This book looks at how early New England was shaped by European science and philosophy. ""Prospero's America"" examines the transfer of alchemical culture to America by one of English colonization's early giants, John Winthrop, Jr. Winthrop participated in a pan-European network of natural philosophers who believed alchemy could improve the human condition and hasten Christ's Second Coming. Walter Woodward demonstrates how Winthrop and his philosophy influenced New England's cultural formation: its settlement, economy, religious toleration, Indian relations, medical practice, witchcraft prosecution, and imperial diplomacy. Winthrop's commitment to pansophic reform led him to found a 'new' London in 1645 as an alchemical research center. That commitment underpinned both his broad religious tolerance and his steadfast advocacy for the Pequot Indians; he overcame harsh censure largely through his expansive administration of alchemical medicine. Winthrop's occult knowledge provided him great authority in witchcraft cases, which as governor he used to permanently put an end to Connecticut witchcraft executions. In England, alchemical networks linked Winthrop to court patronage, which helped him obtain - and later defend - Connecticut's remarkable royal charter. ""Prospero's America"" reconceptualizes the significance of early modern science in shaping New England hand in hand with Puritanism and politics.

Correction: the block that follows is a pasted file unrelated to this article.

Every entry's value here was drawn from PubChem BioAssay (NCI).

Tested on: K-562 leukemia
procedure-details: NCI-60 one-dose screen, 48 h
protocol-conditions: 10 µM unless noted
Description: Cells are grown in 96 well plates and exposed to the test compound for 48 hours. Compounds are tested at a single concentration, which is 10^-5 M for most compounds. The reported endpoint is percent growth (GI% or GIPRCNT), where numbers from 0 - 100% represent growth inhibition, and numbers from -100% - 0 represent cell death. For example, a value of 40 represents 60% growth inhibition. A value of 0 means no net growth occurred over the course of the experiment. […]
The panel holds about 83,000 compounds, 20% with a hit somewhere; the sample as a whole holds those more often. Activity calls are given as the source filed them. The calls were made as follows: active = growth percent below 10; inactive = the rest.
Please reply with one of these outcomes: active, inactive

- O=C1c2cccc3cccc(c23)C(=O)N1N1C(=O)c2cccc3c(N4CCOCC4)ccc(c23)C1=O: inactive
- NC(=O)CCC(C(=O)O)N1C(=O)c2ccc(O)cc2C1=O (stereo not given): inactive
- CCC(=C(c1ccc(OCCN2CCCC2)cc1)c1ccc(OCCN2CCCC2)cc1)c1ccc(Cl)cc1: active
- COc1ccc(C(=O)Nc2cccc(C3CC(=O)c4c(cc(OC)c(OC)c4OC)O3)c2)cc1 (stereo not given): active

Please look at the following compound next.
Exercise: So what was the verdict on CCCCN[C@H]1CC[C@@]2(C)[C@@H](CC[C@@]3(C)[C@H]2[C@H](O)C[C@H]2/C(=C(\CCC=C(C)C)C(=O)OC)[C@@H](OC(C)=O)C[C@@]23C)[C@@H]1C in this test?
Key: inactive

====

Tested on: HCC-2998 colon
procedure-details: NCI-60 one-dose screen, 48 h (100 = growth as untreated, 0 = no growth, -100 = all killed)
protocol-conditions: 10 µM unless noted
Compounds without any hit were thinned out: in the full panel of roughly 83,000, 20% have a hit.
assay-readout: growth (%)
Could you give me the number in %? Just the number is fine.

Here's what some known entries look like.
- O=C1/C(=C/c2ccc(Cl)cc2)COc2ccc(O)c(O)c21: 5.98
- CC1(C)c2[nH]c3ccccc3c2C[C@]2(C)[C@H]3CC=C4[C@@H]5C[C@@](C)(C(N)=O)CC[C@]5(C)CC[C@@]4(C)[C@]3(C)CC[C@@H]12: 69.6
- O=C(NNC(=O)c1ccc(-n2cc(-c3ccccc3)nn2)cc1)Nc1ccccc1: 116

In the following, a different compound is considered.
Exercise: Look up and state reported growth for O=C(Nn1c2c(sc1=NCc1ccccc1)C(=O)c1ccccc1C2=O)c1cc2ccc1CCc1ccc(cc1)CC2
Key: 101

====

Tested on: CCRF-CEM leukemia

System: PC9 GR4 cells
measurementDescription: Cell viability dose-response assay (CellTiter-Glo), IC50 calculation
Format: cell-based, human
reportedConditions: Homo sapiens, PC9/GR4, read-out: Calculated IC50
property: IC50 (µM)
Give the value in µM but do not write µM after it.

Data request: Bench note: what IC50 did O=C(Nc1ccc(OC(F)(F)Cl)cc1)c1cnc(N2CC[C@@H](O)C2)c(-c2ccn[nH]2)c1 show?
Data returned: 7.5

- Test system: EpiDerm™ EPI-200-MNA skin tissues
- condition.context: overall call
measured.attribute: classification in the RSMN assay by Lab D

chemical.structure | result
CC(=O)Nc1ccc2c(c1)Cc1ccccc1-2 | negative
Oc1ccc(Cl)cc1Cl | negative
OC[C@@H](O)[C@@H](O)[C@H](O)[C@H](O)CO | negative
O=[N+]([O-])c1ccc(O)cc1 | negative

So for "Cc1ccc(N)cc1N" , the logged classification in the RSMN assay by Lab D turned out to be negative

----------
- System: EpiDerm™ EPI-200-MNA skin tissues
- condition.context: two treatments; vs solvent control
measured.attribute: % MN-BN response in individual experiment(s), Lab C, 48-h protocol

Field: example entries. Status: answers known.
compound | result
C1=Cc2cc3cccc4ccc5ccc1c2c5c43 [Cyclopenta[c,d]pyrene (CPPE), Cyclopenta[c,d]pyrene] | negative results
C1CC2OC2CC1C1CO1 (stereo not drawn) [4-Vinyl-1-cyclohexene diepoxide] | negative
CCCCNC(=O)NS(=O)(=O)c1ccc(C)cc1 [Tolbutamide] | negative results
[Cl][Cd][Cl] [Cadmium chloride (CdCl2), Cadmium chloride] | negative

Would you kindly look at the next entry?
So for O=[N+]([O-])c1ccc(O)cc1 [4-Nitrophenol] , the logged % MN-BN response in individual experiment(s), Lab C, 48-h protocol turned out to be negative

WALTER W. WOODWARD is Connecticut state historian and assistant professor of history at the University of Connecticut.